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CP is considered a standard of care in many areas of the world, especially in the UK, North America, and Australia. However, it is not a standard practice elsewhere and maintains a controversial issue. Its performance seems to be in decline in Europe, and some pre-hospital organizations do not approve its use. CP may also not be common practice in regions where there are not skilled healthcare providers to assist the anaesthetist. In general, concerns in the implementation of CP include difficulties in laryngoscopy, lack of solid evidence of its effectiveness, potentially increased reflux risk and deterioration of unnoticed trauma in larynx or cervical spine. Moreover, concerns about the accurate cricoid force application, patient discomfort, and increased physical and cognitive workload on the part of the healthcare professionals make CP anything but a “simple maneuver that can be taught to an assistant in a few seconds,” as once perceived. In recently released guidelines by various international societies, including the 2015 Guideline on Airway Management by the Board of the German Society of Anesthesiology and Intensive Care Medicine, and the 2015 European Resuscitation Council Guidelines for Resuscitation, the routinely use of CP is no longer recommended. It is clear that these guidelines reflect the skepticism of the corresponding medical societies regarding the safety and efficacy of this technique.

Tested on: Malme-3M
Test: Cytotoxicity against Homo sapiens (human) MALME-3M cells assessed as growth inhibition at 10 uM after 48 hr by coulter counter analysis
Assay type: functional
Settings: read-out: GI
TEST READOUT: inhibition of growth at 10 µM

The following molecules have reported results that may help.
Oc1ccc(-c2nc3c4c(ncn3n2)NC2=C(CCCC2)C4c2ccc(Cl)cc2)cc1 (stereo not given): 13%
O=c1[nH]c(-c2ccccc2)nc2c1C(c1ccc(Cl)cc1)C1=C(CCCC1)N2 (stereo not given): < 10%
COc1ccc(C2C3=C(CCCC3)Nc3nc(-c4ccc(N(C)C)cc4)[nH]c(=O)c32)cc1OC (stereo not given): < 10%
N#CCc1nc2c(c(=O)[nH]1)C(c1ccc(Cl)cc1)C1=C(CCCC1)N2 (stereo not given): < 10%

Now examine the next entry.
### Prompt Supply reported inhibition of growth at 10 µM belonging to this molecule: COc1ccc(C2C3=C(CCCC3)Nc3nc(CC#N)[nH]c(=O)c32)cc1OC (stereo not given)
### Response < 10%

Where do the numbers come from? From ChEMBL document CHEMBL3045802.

This could have significant medicolegal implications since a physician could not anymore be accused of not having used CP. Based on results of non-RCT trials, a recent Cochrane systematic review concluded that CP may not be essential to perform RSI safely. It is acknowledged that there are two schools of thought on the benefits of CP. It is true that there are no randomized controlled trials that prove the favorable results of CP in patient safety and efficacy, and the level of evidence to encourage the application of CP is poor. Due to ethical constraints, such trials are highly unlikely to gain approval. Even if such a study was conducted, it would not reveal much information because of practical issues. Thus, the efficiency of CP should be evaluated through other means. On the other hand, reports of the preventive role of CP in gastric insufflation make it difficult to safely argue against its efficacy. We recognize that the use of CP could impede some aspects of airway management, especially when it is poorly applied; however, any complications are reversible as soon as it is removed. One of the principal issues in assessing the overall efficiency of CP is investigating whether CP successfully fulfills its primary goal of reducing the risk of gastric regurgitation and pulmonary aspiration. It is evident that CP cannot completely eliminate that risk. In a number of studies, regurgitation still occurred even with the application of CP. We cannot deny that, ideally, the regurgitation situations should be eliminated. Yet, those high expectations are not necessary to be met in order to prove the efficacy of CP. As long as CP can be proved to result in decreased incidence of regurgitation without causing any complications, this approach may continue to be considered a beneficial maneuver. Fundamentally, CP is a technique that completely occludes the hypopharyngeal lumen, impeding the passage of gastroesophageal content. The rationale behind CP has been verified by advanced imaging techniques.